Viviani also succeeded Marcel Kittel (Etixx-QuickStep) on the classification with Nizzolo third in a race designed for the sprinters.
"A perfect lead out means there’s only one sprint to do and that’s for the victory," Viavini said.
"Yesterday I had to sprint twice only to reposition myself and I finished eighth. Today I got what I needed for winning.
"A perfect lead out means there’s only one sprint to do and that’s for the victory. Yesterday I had to sprint twice only to reposition myself and I finished eighth. Today I got what I needed for winning."
Francisco Manchebo (Skydive Dubai), Koen de Kort (Giant-Alpecin), Silvan Dillier (BMC) and Marcin Bialoblocki (One Pro) were the rabbits on Stage 2.
Eventually all but Mancebo were swallowed up by the peloton but his resistance ended with 12km left to race as another sprint finish loomed.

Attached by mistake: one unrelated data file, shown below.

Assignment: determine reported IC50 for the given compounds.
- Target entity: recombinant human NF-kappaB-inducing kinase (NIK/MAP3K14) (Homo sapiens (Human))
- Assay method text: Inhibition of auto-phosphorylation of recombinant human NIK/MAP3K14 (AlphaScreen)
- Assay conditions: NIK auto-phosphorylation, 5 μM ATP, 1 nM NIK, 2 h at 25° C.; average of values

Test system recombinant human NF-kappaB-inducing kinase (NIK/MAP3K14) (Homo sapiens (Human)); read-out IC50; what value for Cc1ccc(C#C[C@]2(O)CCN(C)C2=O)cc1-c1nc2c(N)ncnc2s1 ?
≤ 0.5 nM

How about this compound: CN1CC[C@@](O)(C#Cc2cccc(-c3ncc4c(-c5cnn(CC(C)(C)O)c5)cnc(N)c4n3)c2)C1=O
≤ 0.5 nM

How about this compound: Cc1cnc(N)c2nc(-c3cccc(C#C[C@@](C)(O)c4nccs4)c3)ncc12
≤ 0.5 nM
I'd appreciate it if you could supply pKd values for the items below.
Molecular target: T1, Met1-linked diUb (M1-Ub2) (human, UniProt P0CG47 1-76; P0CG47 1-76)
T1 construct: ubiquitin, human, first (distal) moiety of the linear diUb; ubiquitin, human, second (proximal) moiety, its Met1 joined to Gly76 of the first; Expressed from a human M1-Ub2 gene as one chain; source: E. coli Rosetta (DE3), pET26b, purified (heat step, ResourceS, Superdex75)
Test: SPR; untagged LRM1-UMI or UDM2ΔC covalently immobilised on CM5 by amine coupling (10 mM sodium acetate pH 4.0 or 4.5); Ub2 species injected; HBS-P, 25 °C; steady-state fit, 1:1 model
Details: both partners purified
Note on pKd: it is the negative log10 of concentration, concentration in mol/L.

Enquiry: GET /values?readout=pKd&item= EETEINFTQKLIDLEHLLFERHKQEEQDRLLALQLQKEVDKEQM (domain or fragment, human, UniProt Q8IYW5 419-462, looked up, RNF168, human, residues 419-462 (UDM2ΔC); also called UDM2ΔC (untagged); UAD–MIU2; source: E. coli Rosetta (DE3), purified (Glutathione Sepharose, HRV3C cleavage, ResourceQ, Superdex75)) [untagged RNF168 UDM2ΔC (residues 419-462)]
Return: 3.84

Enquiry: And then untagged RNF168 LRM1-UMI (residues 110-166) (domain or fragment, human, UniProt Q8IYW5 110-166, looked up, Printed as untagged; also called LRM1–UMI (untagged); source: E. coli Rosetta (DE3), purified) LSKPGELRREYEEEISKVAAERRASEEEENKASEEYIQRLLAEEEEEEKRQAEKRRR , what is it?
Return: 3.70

One Pro Cycling and Team Wiggins were the most active at the head of the peloton in the last 10km with Bradley Wiggins himself contributing to the finishing pace.
A crash occurred at the exit of a tunnel 1km before the finish disrupting the plans of Kittel and Mark Cavendish (Dimension Data) and leaving Viviani, Modolo and Nizzolo to share the spoils.
The race continues on Stage 3 with 172km of racing ending with a punchy 3km climb featuring gradients of 12 to 17 per cent.
"Last year we didn’t see the route before the stage and I got dropped with 10km to go," Viviani said. "I have a better condition nowadays after having raced the Tour of San Luis. We’ll try to overcome the short climb at the finish and I’ll have another chance to win the overall on Sunday."